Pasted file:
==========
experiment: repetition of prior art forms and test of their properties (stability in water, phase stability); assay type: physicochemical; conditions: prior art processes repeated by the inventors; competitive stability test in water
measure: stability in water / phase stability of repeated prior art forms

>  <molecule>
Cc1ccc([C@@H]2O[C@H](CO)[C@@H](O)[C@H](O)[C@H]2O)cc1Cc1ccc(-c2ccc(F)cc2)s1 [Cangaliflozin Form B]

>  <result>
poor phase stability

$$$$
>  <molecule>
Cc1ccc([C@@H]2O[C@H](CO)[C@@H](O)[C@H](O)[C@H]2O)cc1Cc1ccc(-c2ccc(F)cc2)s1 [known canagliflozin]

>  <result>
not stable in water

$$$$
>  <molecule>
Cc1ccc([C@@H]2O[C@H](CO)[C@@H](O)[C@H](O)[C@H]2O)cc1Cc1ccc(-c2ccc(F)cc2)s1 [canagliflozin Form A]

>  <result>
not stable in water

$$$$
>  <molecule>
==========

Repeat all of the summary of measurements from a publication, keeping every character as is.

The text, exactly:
experiment: repetition of prior art forms and test of their properties (stability in water, phase stability); assay type: physicochemical; conditions: prior art processes repeated by the inventors; competitive stability test in water
measure: stability in water / phase stability of repeated prior art forms

>  <molecule>
Cc1ccc([C@@H]2O[C@H](CO)[C@@H](O)[C@H](O)[C@H]2O)cc1Cc1ccc(-c2ccc(F)cc2)s1 [Cangaliflozin Form B]

>  <result>
poor phase stability

$$$$
>  <molecule>
Cc1ccc([C@@H]2O[C@H](CO)[C@@H](O)[C@H](O)[C@H]2O)cc1Cc1ccc(-c2ccc(F)cc2)s1 [known canagliflozin]

>  <result>
not stable in water

$$$$
>  <molecule>
Cc1ccc([C@@H]2O[C@H](CO)[C@@H](O)[C@H](O)[C@H]2O)cc1Cc1ccc(-c2ccc(F)cc2)s1 [canagliflozin Form A]

>  <result>
not stable in water

$$$$
>  <molecule>